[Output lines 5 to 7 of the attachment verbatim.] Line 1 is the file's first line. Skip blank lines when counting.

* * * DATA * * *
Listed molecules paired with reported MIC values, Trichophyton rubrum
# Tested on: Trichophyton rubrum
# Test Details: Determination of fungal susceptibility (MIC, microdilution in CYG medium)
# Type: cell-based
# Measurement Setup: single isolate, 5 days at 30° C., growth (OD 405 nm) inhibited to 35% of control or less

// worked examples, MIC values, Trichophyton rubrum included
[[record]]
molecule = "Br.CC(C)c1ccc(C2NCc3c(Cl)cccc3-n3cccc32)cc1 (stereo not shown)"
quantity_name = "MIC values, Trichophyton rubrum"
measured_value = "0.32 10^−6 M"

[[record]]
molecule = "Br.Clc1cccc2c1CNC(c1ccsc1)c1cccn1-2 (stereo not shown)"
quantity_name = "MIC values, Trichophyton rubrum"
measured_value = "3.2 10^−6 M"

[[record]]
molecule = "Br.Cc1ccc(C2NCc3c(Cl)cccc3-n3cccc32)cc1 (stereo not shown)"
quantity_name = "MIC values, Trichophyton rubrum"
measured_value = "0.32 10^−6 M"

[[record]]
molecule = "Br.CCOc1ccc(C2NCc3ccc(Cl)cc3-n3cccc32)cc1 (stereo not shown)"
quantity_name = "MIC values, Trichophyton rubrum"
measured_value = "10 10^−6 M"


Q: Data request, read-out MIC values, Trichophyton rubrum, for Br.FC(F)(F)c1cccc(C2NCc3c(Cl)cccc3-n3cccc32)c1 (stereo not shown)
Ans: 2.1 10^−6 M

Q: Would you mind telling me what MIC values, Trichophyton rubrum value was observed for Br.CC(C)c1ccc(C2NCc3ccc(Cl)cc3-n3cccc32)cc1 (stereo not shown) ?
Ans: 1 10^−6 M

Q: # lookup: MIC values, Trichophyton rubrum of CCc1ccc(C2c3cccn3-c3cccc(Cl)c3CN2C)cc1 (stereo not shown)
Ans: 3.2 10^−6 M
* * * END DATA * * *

# Measurement Setup: single isolate, 5 days at 30° C., growth (OD 405 nm) inhibited to 35% of control or less

// worked examples, MIC values, Trichophyton rubrum included
[[record]]